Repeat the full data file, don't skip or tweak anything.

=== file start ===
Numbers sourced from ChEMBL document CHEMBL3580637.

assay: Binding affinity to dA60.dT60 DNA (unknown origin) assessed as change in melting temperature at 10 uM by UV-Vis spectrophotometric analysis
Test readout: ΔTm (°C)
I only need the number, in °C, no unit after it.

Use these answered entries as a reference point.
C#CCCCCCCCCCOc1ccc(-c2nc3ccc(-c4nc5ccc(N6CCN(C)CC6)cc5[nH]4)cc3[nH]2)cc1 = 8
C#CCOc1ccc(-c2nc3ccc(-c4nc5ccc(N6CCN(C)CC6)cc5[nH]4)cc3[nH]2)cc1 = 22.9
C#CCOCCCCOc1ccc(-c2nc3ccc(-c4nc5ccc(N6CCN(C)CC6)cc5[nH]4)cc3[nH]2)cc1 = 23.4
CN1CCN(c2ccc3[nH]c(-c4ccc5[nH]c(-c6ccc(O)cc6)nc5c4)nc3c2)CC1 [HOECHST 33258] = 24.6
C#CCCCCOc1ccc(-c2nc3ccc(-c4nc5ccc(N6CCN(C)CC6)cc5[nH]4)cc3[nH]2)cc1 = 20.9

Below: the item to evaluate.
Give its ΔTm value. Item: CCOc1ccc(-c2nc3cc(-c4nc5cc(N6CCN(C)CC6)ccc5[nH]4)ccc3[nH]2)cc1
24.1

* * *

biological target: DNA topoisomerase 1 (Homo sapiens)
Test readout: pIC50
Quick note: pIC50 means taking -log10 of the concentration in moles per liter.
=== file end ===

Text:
Numbers sourced from ChEMBL document CHEMBL3580637.

assay: Binding affinity to dA60.dT60 DNA (unknown origin) assessed as change in melting temperature at 10 uM by UV-Vis spectrophotometric analysis
Test readout: ΔTm (°C)
I only need the number, in °C, no unit after it.

Use these answered entries as a reference point.
C#CCCCCCCCCCOc1ccc(-c2nc3ccc(-c4nc5ccc(N6CCN(C)CC6)cc5[nH]4)cc3[nH]2)cc1 = 8
C#CCOc1ccc(-c2nc3ccc(-c4nc5ccc(N6CCN(C)CC6)cc5[nH]4)cc3[nH]2)cc1 = 22.9
C#CCOCCCCOc1ccc(-c2nc3ccc(-c4nc5ccc(N6CCN(C)CC6)cc5[nH]4)cc3[nH]2)cc1 = 23.4
CN1CCN(c2ccc3[nH]c(-c4ccc5[nH]c(-c6ccc(O)cc6)nc5c4)nc3c2)CC1 [HOECHST 33258] = 24.6
C#CCCCCOc1ccc(-c2nc3ccc(-c4nc5ccc(N6CCN(C)CC6)cc5[nH]4)cc3[nH]2)cc1 = 20.9

Below: the item to evaluate.
Give its ΔTm value. Item: CCOc1ccc(-c2nc3cc(-c4nc5cc(N6CCN(C)CC6)ccc5[nH]4)ccc3[nH]2)cc1
24.1

* * *

biological target: DNA topoisomerase 1 (Homo sapiens)
Test readout: pIC50
Quick note: pIC50 means taking -log10 of the concentration in moles per liter.